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Thread: Shooting plane user question

  1. #1
    Join Date
    Jan 2018
    Location
    Vancouver Canada
    Posts
    464

    Shooting plane user question

    I was able to grab a Veritas Shooting plane (R-H) at the last "seconds" tool extravaganza. Built a ramped shooting board and I am using the Veritas 16" aluminum shooting board track.
    So: the board to track is dead-on perpendicular; The track adjuster is snugged to the body of the plane; The plane body rubbing against the board, and the intersection is waxed even though the aluminum has the slippery tape.
    I have used it for months and gotten stunning results. Tonight, I came up with a problem.
    I did a quick and nasty jig to do some 45 degree chamfers for a project the wife has "requested".
    In using the plane, I noticed that as I was running the piece, the plane's top was angling to the right. I adjusted the track, but no matter I set the track, it angled to the right.
    I measured the board, track etc. for square and perpendicular. Perfect within tolerance.
    When I measured the plane however, there is a marked bevel (out of square) aspect to the plane bottom and cutting surface which seems to account for the deficiency.
    I know many of you own a Veritas Shooting plane; could you please measure yours with a trusted/accurate square and tell me if it's my plane, or I need to shim the track.
    Young enough to remember doing it;
    Old enough to wish I could do it again.

  2. #2
    Join Date
    Jun 2015
    Location
    Northern California
    Posts
    373
    My dear fellow (but already established not related) Rosenthal,

    I’ve had the Veritas RH Shooting Plane for many years, but never bothered to check it. So I checked it for square with a Starrett 4” Double Square and Incra 7” “Guaranteed” Square as you suggested. While not absolutely dead on, I found it to be what I assume is within tolerance range for woodworking, whatever that is. However, I decided to run the same check on my LN Low Angle Jack Plane and recently acquired (thanks, Wes) LN-9, both of which can be used for shooting. Both are precisely square, which now makes me question the exact accuracy of the Veritas. I’ve never used either of the LNs for shooting, but will try to compare them and report back. The issue is the shooting boards I built are set up to fit the Veritas but I’ll see what I can do. Maybe Rob Lee can weigh in as to the measurable tolerance range.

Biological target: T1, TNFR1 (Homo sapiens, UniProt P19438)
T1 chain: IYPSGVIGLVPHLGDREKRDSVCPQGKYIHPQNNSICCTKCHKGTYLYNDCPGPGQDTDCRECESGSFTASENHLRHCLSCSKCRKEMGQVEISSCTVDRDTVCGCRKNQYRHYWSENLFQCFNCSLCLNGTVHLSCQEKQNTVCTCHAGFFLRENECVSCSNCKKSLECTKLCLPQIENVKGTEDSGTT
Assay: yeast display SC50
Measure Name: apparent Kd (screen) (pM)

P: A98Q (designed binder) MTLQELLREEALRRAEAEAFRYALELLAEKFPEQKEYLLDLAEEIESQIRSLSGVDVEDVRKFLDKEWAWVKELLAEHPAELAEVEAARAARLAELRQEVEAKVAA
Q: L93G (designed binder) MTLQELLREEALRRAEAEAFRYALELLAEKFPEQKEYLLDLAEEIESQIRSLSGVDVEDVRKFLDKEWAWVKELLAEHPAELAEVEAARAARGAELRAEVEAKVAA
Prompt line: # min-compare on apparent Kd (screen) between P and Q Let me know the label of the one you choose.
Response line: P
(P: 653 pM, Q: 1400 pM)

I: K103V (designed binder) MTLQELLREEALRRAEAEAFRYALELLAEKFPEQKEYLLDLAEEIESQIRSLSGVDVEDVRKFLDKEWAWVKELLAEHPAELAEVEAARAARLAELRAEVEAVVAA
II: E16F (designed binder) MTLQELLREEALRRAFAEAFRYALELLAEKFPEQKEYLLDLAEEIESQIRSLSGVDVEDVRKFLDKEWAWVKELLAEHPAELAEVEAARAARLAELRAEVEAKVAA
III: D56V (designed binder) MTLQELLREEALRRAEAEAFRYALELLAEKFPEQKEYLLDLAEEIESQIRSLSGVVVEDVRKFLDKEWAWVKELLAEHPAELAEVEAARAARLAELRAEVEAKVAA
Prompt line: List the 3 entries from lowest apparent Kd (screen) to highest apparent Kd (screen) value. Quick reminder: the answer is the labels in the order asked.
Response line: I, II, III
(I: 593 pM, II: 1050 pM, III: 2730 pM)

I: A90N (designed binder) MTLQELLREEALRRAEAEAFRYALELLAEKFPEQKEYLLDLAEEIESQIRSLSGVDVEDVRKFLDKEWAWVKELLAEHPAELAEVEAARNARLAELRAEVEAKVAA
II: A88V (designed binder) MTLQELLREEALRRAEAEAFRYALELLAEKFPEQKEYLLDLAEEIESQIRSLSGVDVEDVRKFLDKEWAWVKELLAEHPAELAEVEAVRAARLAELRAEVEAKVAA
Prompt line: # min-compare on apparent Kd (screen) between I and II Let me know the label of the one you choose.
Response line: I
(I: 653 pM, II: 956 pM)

Btw, the LN-9 is an incredible tool and is quickly becoming my favorite plane. It’s a block Plane on steroids and excels as a smoother.

  3. #3
    Join Date
    Sep 2007
    Location
    Longview WA
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    23,416
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    In using the plane, I noticed that as I was running the piece, the plane's top was angling to the right. I adjusted the track, but no matter I set the track, it angled to the right.
    I measured the board, track etc. for square and perpendicular. Perfect within tolerance.
    A similar problem occurred with my shooting board, though mine is set up for a left handed shooting plane.

    All the wood on the set up seems to be reacting to the humidity. Part of how a shooting board works is the lower part on the side of the table where the plane's sole rides below where the blade cuts.

    When setting my plane in the track the plane was resting on this instead of being fully on the ramp.

    jtk
    "A pessimist sees the difficulty in every opportunity; an optimist sees the opportunity in every difficulty."
    - Sir Winston Churchill (1874-1965)

  4. #4
    Join Date
    Nov 2015
    Location
    Freiburg, Germany
    Posts
    219
    shaving and dust build-up in the corner of the track?

  5. #5
    Join Date
    Nov 2014
    Location
    Baton Rouge, LA
    Posts
    88
    I’ve not done any miter shooting, but have shot square ends a good bit with mine. So far, I love it. Mine is a seconds sale purchase also.

    Mine does measure square - at least as square as my squares I tested it with.

    The plane does not need to be perfectly square as you can adjust the plane iron to make a square cut.

    I do find sometimes I tend to tip the plane a bit when I push. This is something I need to be conscious of to avoid.

    Lastly, why a ramped board? The plane iron is angled already and a ramped board should not be necessary, but perhaps this makes it doubly good??

  6. #6
    Join Date
    Jan 2018
    Location
    Vancouver Canada
    Posts
    464
    Quote Originally Posted by Gary Focht View Post